FreeBSD 5.3 I/O Performance / Linux 2.6.10 and dragonfly

Mike Tancsa mike at
Wed Feb 2 14:19:26 PST 2005

At 04:58 PM 02/02/2005, Matthew Dillon wrote:
>     Urmmm.  how about a bit more information... what are the machine
>     configurations?

Sorry, it was a few postings ago in the same thread. Its
Pentium(R) 4 CPU 3.00GHz 2GB RAM
Intel Gig NICs (em)
One big RAID5 partition on a 8xxx 3ware with 4 SATA drives, default options 
on the 3ware.

full dmesg at

Apart from the dragonfly boot CD, I had a separate IDE disk for the OSes 
that I would boot from so that the partition info for the 3ware would 
remain the same.

[nfs]# diskinfo -tv twed0s1d
         512             # sectorsize
         750170179584    # mediasize in bytes (699G)
         1465176132      # mediasize in sectors
         91202           # Cylinders according to firmware.
         255             # Heads according to firmware.
         63              # Sectors according to firmware.

Seek times:
         Full stroke:      250 iter in   4.393885 sec =   17.576 msec
         Half stroke:      250 iter in   4.386907 sec =   17.548 msec
         Quarter stroke:   500 iter in   6.939157 sec =   13.878 msec
         Short forward:    400 iter in   2.234404 sec =    5.586 msec
         Short backward:   400 iter in   2.124618 sec =    5.312 msec
         Seq outer:       2048 iter in   0.360554 sec =    0.176 msec
         Seq inner:       2048 iter in   0.386926 sec =    0.189 msec
Transfer rates:
         outside:       102400 kbytes in   1.443528 sec =    70937 kbytes/sec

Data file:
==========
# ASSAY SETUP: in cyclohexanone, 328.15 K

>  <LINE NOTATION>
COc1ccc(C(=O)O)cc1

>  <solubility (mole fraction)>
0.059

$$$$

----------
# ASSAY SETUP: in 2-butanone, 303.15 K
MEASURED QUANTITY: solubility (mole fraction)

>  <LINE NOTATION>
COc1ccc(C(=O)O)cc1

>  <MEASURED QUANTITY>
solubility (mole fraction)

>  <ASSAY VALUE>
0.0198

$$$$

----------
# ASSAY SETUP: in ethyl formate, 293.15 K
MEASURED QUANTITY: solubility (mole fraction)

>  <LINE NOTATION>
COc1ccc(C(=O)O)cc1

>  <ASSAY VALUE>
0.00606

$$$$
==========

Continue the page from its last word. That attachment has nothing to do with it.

middle:        102400 kbytes in   1.399967 sec =    73145 kbytes/sec
         inside:        102400 kbytes in   1.428718 sec =    71673 kbytes/sec


>     I can figure some things out.  Clearly the BSD write numbers are dropping
>     at a block size of 2048 due to vfs.write_behind being set to 1.

Interesting, I didnt know of this. I really should re-read tuning(8). What 
are the dangers of setting it to zero?

>   Just as
>     clearly, Linux is not bothering to write out ANY data, and then able to
>     take advantage of the fact that the test file is being destroyed by
>     iozone (so it can throw away the data rather then write it out).  This
>     skews the numbers to the point where the benchmark doesn't even come 
> close
>     to reflecting reality, though I do believe it points to an issue with
>     the BSDs ... the write_behind heuristic is completely out of date now
>     and needs to be reworked. is what I was using to test with.  Although right 
now, the box I am trying to put together is a Samba and NFS server for 
mostly static web content.

In the not too distant future, a file server for IMAP/POP3 front ends.  I 
think postmark does a good job at simulating that.

Are there better benchmarks / methods of testing that would give a more 
fair comparison that you know of? I know all benchmarks have many caveats, 
but I am trying to approach this somewhat methodically.  I am just about to 
start another round of testing with nfs using multiple machines pounding 
the one server.  I was just going to run postmark on the 3 clients machines 
(starting out at the same time).

Ultimately I dont give a toss if one is 10% or even 20% better than the 
other.  For that money, a few hundred dollars in RAM and CPU would change 
that.  We are mostly a BSD shop so I dont want to deploy a LINUX box for 
25% faster disk I/O.  But if the differences are far more acute, I need to 
perhaps take a bit more notice.

>     The read tests are less clear.  iozone runs its read tests just after
>     it runs its write tests. so filesystem syncing and write flushing is
>     going to have a huge effect on the read numbers.  I suspect that this
>     is skewing the results across the spectrum.  In particular, I don't
>     see anywhere near the difference in cache-read performance between
>     FreeBSD-5 and DragonFly.  But I guess I'll have to load up a few test
>     boxes myself and do my own comparisons to figure out what is going on.
>                                                 -Matt

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